Small business owners and medium-sized employers are too busy running their businesses to worry much about Washington, D.C. Many rely simply on the trade press to keep them informed on developments in Washington and state capitols on labor and employment law and regulations. Others rely on trade associations for their information.
But, as the old saying goes, “What you don’t know can’t hurt you.” With that in mind, the newly-launched Ogletree Deakins Government Relations blog is now available to provide timely information on Washington developments to help you comply with new regulations and avoid liability.
Congress has been deadlocked for years. It’s a double-edged sword: gridlock in Congress prevents actions which may help but also which may hurt employers. But one thing is certain: government regulators are not gridlocked. Government regulations and increased enforcement actions against employers, especially in labor and employment law, are being implemented at unprecedented levels.
So, in reality, what you don’t know can hurt you and your business. Before you are sued, inspected, investigated, or challenged by federal or state regulatory agencies or become the target of union organizers or even your own employees where the union is not even on the horizon, you should be prepared with up-to-date information in order to take necessary steps to avoid liability.
For example, are you aware that the National Labor Relations Board (NLRB) is fly-specking company policies and employee handbooks to ferret out anything that may tend to “chill” an employee’s right to engage in protected concerted activity? It doesn’t matter that there is no union or union organizing campaign even on the horizon—this applies to all companies. Policies such as at-will employment, waivers of class action lawsuits in employment law arbitration agreements, social media policies, rules governing employee conduct and off-duty access to the workplace—all are under attack from the NLRB. And, to make sure that your employees are aware of their rights, the NLRB proposed rules requiring every employer covered by the National Labor Relations Act to post an employee rights notice in your workplace. That notice was drafted by the NLRB.but currently is blocked by federal district court rulings. In the meantime, are you aware that the NLRB has a new spot on its website selectively highlighting company actions around the country that would tend to “chill” employee rights to engage in protected concerted activity—an alternative form of notice posting?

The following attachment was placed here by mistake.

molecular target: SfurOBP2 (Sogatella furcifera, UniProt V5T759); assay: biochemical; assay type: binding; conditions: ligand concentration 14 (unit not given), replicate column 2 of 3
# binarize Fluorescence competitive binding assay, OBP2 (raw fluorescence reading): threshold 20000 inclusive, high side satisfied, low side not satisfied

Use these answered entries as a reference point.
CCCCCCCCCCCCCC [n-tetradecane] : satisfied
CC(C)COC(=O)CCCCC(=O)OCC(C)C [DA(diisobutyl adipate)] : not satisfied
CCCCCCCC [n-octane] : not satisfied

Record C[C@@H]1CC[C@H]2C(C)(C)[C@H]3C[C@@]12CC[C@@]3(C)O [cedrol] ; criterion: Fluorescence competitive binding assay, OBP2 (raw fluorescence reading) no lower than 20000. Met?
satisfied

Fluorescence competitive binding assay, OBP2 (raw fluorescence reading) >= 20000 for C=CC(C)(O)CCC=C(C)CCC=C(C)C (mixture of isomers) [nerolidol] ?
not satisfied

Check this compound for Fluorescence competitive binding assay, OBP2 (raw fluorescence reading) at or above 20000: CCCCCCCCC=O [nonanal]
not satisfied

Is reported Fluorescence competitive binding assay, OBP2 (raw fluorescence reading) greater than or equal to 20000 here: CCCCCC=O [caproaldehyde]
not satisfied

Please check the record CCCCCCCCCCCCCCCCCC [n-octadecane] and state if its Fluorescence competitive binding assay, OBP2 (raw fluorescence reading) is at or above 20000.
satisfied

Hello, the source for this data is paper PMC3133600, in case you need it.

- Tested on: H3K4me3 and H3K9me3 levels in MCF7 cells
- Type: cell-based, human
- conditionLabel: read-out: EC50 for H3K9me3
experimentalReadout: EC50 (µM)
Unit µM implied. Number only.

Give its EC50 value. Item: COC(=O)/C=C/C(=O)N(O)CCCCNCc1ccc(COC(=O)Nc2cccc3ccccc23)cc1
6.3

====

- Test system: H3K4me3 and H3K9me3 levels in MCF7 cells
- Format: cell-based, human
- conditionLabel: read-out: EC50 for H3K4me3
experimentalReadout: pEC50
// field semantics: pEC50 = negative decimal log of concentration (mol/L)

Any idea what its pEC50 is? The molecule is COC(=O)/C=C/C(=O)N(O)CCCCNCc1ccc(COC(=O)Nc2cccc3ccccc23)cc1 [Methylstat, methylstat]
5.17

At the U.S. Equal Employment Opportunity Commission (EEOC), beyond significantly expanding enforcement of the 1964 Civil Rights Act and related employment anti-discrimination laws, the focus is on pushing the envelope to restrict employers’ use of background credit checks and criminal records in the hiring process and limiting employer’s defenses under the Age Discrimination in Employment Act and other anti-discrimination laws. And, have you heard of “association discrimination”? That’s where actions an employer takes involving someone associated with a plaintiff/charging party may violate anti-discrimination and anti-retaliation laws. The same is true with regard to “Family Responsibility Discrimination”.
At the U.S. Department of Labor (DOL), plans are being put in place at the Wage and Hour Division (WHD) and the Occupational Safety and Health Administration (OSHA) to shift enforcement burdens onto employers by requiring them to create individual company compliance plans, together with their employees, which will be enforceable as part of the so-called “Plan, Prevent, Protect” enforcement scheme. At OSHA, for example, the three “P”s would require employers to self-identify workplace hazards and correct them (whether or not there is a federal safety and health standard in place), under the watchful eyes of the company’s employees and federal OSHA inspectors. At the WHD, a program called “Right to Know” would require employers to inform employees of the precise basis for their exempt status from overtime compensation or independent contractor classification, which then could become “smoking gun” evidence should the employee disagree and go to the WHD or a plaintiffs’ trial lawyer to challenge his or her status. Also, did you know that in a program called euphemistically “Bridge to Justice” the DOL is referring wage and hour complaints to plaintiffs’ trial lawyers for legal actions against employers?
At the U.S. Department of Homeland Security (DHS) and its Immigration Customs Enforcement (ICE), new I-9 Forms and other compliance measures for immigration, including E-Verify, are being advanced. State immigration enforcement actions were dealt a blow by the recent U.S. Supreme Court decision involving Arizona’s state laws. The Supreme Court underscored federal preemption of immigration laws. Gridlocked debate in Congress on immigration policy is one thing, but in the federal government immigration rules applicable to business are not gridlocked and bear careful scrutiny.
And, of course, with the Supreme Court’s decision upholding the Affordable Care Act, at the U.S. Department of Health and Human Services (HHS) and other agencies the regulatory regime for health care called for under that law is well under way and will continue. Are you prepared for the new and future obligations and responsibilities?
The alphabet soup of federal agencies—NLRB, DOL, WHD, OSHA, OFCCP, EEOC, DHS, ICE, HHS, etc.—pose significant regulatory risks for employers, to say nothing of state agencies and commissions. The Ogletree Deakins Government Relations blog will provide timely and informative guidance on current and future developments to lead you through this regulatory maze and help you avoid liability. It may not be the same as having your own Washington office and Washington corporate representative, but we will try hard to be the next best thing. Stay tuned.